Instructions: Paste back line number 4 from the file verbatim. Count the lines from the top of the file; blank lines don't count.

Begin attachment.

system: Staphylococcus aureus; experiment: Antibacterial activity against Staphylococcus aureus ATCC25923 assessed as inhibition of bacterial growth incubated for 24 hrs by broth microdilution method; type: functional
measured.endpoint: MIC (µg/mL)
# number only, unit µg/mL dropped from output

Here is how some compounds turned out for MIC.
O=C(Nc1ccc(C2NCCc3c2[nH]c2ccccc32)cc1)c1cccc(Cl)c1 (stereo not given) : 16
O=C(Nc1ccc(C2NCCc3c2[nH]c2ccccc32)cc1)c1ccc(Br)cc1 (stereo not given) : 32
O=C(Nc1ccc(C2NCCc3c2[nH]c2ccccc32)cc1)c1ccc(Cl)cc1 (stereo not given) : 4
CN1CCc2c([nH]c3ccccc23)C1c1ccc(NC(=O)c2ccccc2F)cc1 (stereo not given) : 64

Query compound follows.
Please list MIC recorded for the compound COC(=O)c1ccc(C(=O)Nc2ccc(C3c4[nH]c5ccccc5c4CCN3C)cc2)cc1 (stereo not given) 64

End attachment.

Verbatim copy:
Here is how some compounds turned out for MIC.